The love and friendship between John of Gaunt and Katherine Swynford was to endure for more than a quarter of a century. For great lords, marriage was normally a political affair, and love a private one.1 The Church and the public at large might frown on extramarital liaisons, but they were an accepted part of aristocratic life, given that love rarely followed marriage. Because John's liaison with Katherine was to last for so long, many people in court circles must have come to regard it as unremarkable. In the meantime, John would treat his young wife with respect and courtesy, for she was his Duchess and a queen in her own right; but clearly his heart was Katherine's, and would probably remain so until death.

  It was quite permissible, in a world in which courtly love held sway over relationships between the sexes, for a man like John of Gaunt to pay open court to a lady who was not his wife; but Katherine was a widow, who for the first year of her widowhood was expected to be unattainable; she was of far lower degree than he, for all that she might have been distandy related, and had nothing more than herself to offer him; and John was a newly married man. Yet where Katherine was concerned, he seems to have been unable to restrain his passion: 'he was blinded by desire, fearing neither God nor shame amongst men'.2 Was Chaucer thinking of his sister-in-law and John of Gaunt when, in the 1380s, he wrote, 'You wise ones, proud ones, worthy ones and all, never scorn love . . . For love can lay his hands on every creature . .. The strongest men are overcome, and those most notable and highest in degree.'3 John's younger brother, Thomas of Woodstock, would later put it more succincdy, calling him (says Froissart) a 'doting fool' for loving Katherine Swynford so utterly and so enduringly.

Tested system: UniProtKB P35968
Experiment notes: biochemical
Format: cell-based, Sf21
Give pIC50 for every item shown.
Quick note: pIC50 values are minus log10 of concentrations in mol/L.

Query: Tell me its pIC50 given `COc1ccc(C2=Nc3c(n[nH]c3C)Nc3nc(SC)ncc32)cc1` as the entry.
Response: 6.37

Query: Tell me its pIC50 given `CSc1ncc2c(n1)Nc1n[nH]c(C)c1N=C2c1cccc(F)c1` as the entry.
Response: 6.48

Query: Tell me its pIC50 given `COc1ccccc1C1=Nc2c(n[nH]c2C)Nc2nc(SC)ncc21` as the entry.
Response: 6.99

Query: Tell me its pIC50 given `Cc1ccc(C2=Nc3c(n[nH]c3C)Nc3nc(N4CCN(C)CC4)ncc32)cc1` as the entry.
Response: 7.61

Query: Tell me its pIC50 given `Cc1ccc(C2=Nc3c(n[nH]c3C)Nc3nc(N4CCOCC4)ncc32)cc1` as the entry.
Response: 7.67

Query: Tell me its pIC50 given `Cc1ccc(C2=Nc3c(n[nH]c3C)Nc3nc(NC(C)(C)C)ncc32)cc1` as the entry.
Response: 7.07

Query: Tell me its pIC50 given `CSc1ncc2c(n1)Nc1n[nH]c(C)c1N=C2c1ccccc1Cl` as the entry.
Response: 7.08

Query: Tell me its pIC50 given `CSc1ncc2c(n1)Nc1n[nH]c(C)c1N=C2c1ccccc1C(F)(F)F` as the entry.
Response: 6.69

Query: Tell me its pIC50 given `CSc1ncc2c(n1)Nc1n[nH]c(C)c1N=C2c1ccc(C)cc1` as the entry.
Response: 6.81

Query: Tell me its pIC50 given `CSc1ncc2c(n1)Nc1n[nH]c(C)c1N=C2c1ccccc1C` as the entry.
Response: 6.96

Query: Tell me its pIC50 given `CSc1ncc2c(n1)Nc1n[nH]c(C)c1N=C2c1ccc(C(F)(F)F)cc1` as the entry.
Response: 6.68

Yet, sadly for those romantics who would prefer to believe that the Duke stayed true to Katherine within the limits of their adulterous relationship, there is some evidence that he had fleeting sexual encounters with other women during the course of it. In 1381, he was publicly to confess that he had committed the sin of lechery with Katherine herself 'and many others in his wife's household'.’ Certainly this reputation for lechery endured. Francis Thynne, Lancaster Herald under Elizabeth I, and a commentator on Thomas Speght's edition of Chaucer, asserted that John of Gaunt 'had many paramours in his youth, and was not very continent in his age’. In The Boke of the Duchesse, on which Thynne must have based his assertion, Chaucer has John recalling that from his youth he had 'paid tribute as a devotee to love, most unrestrainedly, and joyfully become his thrall, with willing body, heart and all'. When contemporary chroniclers spoke of the Duke as a lecher and 'great fornicator', they may not have been commenting solely on his liaison with Katherine Swynford, as is often claimed. Then there is some fifteenth-century evidence that John died of a venereal disease, which — if true — he is unlikely to have contracted as a result of long years of fidelity to the same mistress.6 Even if this evidence is unsound, the fact that the allegation was made at all is proof that, forty years after his death, the charges of promiscuity were remembered and believable.